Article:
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Nigeria’s beer war

60% of the Nigerian population live in abject poverty, surviving on less than one dollar a day (or under 10 Naira in local currency terms). That’s not my valuation it comes from the country’s own National Bureau of Statistics. Meanwhile a 600ml (most popular size) bottle of beer costs upwards of 100 Naira in retail. So beer is a luxury item, consumed by the elite, right? Wrong. Average per capita of beer is over 8 litres a year (and growing) making Nigeria the second largest beer market in Africa.

There are reliable published statistics on either beer production or consumption and as imports are technically banned there are no import statistics either. However all three main brewers in the country (Consolidated Breweries, Guinness Nigeria and Nigerian Breweries) generally agree that the market is in excess of 15 million hectolitres.  It is difficult to get a really firm fix on volumes as the local industry tends to include non-alcoholic, (sickly to my mind), malt drinks like Guinness Malta, and Maltina in their estimations. These malt drinks are an important market component in this semi Muslim country.

So a massive market with huge potential and with all international brewers enjoying a share, right? Wrong again. As I mentioned above imports are prohibited. This is in order to protect the domestic industry, although brands like Corona still manage to find their way behind the counter in selective on-premise outlets. So that leaves only local production. Unfortunately two particular pioneering brewers gained advantage over the competition several decades ago and they ain’t in any the mood to share their nest egg.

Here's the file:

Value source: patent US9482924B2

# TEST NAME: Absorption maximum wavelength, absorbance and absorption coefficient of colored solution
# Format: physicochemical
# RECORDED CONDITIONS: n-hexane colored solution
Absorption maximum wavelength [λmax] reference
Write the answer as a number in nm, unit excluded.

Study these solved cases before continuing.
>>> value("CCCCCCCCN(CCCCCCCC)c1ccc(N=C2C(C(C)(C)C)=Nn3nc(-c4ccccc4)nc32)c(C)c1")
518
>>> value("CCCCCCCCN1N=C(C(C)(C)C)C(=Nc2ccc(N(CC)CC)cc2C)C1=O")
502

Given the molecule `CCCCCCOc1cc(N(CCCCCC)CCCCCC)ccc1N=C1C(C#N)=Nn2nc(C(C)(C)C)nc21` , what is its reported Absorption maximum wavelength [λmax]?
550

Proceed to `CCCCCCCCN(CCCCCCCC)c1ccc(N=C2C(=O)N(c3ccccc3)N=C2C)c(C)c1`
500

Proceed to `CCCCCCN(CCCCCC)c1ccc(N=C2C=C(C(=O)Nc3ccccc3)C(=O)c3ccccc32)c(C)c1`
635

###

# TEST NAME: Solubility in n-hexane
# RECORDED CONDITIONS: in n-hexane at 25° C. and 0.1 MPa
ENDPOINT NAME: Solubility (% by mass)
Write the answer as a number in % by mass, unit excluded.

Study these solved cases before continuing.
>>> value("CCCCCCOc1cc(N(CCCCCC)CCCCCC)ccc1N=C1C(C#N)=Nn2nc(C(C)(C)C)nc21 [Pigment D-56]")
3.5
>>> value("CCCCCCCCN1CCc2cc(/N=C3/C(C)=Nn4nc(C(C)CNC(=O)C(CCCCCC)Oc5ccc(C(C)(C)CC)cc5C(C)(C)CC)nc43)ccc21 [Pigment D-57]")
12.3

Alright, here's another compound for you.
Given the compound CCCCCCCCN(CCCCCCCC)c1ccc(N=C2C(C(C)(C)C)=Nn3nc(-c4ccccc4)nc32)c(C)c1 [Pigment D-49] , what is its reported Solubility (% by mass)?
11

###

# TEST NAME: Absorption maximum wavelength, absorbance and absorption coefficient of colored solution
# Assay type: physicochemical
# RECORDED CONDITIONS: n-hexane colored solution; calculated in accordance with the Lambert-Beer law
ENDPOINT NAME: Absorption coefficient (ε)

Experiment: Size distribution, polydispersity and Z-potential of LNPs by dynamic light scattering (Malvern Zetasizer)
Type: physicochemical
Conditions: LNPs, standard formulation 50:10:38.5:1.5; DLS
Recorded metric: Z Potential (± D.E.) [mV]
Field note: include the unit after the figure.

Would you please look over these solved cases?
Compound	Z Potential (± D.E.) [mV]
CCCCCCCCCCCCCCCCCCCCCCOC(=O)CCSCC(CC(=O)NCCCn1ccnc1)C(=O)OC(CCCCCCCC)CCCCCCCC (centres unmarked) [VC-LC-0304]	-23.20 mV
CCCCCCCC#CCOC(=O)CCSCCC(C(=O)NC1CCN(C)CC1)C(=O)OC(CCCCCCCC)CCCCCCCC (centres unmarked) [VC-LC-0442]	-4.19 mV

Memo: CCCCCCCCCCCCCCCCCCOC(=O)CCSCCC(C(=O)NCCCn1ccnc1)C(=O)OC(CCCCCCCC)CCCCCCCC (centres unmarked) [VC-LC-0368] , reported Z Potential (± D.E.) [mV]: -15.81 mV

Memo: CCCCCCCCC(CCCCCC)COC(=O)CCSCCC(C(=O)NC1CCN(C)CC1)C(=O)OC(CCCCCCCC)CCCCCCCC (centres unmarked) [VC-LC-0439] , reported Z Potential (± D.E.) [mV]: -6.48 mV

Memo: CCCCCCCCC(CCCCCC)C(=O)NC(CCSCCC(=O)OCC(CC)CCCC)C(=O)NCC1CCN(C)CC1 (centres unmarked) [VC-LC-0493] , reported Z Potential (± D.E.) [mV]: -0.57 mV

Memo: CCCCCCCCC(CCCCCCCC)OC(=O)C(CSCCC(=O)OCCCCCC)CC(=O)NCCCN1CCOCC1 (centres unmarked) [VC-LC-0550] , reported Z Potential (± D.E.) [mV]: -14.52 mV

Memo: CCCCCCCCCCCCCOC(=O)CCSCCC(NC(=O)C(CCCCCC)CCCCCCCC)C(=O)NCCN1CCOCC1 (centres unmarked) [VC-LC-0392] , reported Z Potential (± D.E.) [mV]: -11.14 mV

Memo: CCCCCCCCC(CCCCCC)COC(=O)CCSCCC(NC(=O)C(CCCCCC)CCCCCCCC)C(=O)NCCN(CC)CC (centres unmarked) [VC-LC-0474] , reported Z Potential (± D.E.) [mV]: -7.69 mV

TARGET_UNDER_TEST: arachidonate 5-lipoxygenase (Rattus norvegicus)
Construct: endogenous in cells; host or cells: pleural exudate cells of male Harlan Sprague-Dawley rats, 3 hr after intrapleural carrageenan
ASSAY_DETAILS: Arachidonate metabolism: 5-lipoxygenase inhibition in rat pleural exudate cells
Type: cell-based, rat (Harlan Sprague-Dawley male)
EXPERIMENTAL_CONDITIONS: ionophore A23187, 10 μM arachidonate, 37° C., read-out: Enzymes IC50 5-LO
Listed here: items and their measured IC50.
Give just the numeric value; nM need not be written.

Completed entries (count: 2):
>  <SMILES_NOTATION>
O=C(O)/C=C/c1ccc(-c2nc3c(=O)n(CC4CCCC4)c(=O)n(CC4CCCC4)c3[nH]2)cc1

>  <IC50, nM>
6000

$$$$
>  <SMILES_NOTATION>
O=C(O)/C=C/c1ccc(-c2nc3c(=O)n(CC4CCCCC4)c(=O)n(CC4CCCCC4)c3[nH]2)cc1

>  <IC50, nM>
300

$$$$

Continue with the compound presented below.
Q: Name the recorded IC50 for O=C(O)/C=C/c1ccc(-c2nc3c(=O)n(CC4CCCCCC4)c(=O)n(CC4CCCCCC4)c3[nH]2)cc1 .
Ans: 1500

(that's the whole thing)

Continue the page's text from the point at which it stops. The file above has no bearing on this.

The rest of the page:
Heineken achieved their first foothold way back in 1946 and Guinness Nigeria was established in 1962. They have subsequently ruled the roost.  Whilst Guinness has been happy to maintain its single market entity Heineken operates through both Consolidated Breweries (concentrating on discount brands) and Nigerian Breweries. The Dutch brewer further strengthened its position last year when it bought control of the brewing interests of the Sona Group.  This added a production capacity of 3.7 million hectolitres to Heineken’s existing 12 million hectolitres. As a result Heineken and Guinness now control an estimated 90-95% of Nigeria’s beer market.  Anheuser-Busch InBev doesn’t get a look in, Carlsberg is only available as a licensed brand and poor old SABMiller is more or less trapped in a regional back water operating through Pabod Breweries in which it has a majority interest.

Okay, maybe that’s a little hard. SABMiller opened a new  greenfield brewery in south-eastern Nigeria in August 2012 with an annual capacity of up to 500,000 hectolitres for an investment of  over U$100 million. This brings SABMiller’s total number of sites in Nigeria to four, having first entered the market in 2009 through a strategic alliance with Castel.

But its capacity is still way, way behind Guinness (circa 5 million hectolitres) and by allowing Heineken to acquire the Sona breweries the Dutch top dog was able to increase its capacity by a massive 30%.  Surely it would have been more prudent for SABMiller, or Anheuser-Busch InBev come to that, to spend the €500 million+ that Heineken paid to the Sona Group (SNS Securities estimate) in order to gain an immediately operational production framework and prevent Heineken from  strengthrening  its already dominating position.

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